I’ve lost some, broken some, traded some and probably even have thrown some away but I still have a decent collection of action figures from when I was a kid. While browsing through my tub of figures, I was sadly reminded that not all action figures are created equal. Here’s an assortment of action figures that, from day one, I knew sucked.
For the most part, they didn’t suck because they weren’t cool looking but because their designs left very little room for any action at all.
Marvel Super Heroes, 1990
Doctor Doom! Classic Marvel villain! One of the best comic book villains ever deserved better treatment than this. Admittedly, it’s a very cool looking figure, which can’t be said for a lot of Toy Biz’s early Marvel toys. There are a few things wrong here though. Number one — his arms don’t bend at the elbows. Granted, this wasn’t too uncommon during this era but it drives me crazy to see an action figure who has to walk around like a mummy.
To make it worse, while he can bend his legs at the knees, HE CAN’T BEND HIS LEGS AT THE WAIST. Well, okay, he could if not for that stupid skirt they gave him, which blocks all mobility. Yes, his arms have free range but won’t bend at the elbow but while he can bend at the knees he has no range of motion with his legs. Maybe the designers thought Doctor Doom was a robot and could just shuffle along like C-3PO.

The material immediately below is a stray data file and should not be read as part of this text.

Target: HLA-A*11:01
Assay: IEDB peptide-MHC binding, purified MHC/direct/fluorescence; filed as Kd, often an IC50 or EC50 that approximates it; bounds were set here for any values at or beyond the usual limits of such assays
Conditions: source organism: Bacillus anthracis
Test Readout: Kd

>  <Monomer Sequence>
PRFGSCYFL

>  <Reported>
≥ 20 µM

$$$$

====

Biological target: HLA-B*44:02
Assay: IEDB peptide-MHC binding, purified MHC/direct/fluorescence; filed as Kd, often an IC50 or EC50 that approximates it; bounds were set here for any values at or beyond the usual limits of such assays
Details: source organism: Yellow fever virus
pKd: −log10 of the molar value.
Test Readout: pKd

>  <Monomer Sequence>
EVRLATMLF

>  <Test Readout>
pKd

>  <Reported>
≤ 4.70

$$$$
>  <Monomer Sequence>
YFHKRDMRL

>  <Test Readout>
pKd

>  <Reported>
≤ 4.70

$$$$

I guess he can do some yoga. Cobra pose, anyone?
At least his “power driven weapons” action feature was kinda cool. You crank that little handle on the back and his right hand starts turning. His accessories were a drill and a rotor wheel (of course, I lost both many years ago). I’ve never known Doc Doom to run around like he’s the killer in Slumber Party Massacre, but okay. He usually just casts spells, shoots lasers and sends robots after people.
But with these accessories he can help your with your home improvement and then fan you off after a hard day’s work!
DC Comics Super Heroes, 1989
Again, GREAT looking figure. Really captures the look of the Penguin in the comics but who ever thought the Penguin would make for a good action figure? He can barely sit down his belly is so big.
His action feature was his accessory. His umbrella shot missiles.
Big Boss Man